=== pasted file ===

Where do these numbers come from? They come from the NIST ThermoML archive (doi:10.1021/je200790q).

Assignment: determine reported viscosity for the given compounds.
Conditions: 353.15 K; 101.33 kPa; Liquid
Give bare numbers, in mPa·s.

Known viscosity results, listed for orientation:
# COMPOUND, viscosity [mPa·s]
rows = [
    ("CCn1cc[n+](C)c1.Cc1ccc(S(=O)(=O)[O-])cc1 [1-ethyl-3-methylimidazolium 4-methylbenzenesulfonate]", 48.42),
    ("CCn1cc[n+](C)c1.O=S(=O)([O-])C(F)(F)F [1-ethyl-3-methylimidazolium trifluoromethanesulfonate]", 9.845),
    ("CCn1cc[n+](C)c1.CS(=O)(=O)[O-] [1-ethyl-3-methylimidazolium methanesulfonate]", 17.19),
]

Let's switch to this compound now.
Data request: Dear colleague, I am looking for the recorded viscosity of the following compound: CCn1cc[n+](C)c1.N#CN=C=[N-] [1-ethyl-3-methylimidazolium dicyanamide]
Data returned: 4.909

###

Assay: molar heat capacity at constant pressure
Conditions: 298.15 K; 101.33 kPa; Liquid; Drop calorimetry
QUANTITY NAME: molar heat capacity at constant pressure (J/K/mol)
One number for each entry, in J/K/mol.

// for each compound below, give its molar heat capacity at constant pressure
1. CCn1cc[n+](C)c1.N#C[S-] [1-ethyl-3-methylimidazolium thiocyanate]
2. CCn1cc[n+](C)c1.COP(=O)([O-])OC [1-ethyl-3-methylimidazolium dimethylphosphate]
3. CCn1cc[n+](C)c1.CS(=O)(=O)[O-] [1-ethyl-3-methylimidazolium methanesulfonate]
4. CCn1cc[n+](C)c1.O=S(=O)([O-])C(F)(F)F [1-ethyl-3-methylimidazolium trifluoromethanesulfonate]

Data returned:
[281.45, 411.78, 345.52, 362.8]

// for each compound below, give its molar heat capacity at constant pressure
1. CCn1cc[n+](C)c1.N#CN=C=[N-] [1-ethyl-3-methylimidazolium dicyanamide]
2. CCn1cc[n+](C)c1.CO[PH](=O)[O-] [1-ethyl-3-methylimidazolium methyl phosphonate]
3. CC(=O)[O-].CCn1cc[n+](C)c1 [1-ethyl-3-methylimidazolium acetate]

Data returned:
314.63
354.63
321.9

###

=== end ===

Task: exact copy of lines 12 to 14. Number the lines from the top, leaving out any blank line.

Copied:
Let's switch to this compound now.
Data request: Dear colleague, I am looking for the recorded viscosity of the following compound: CCn1cc[n+](C)c1.N#CN=C=[N-] [1-ethyl-3-methylimidazolium dicyanamide]
Data returned: 4.909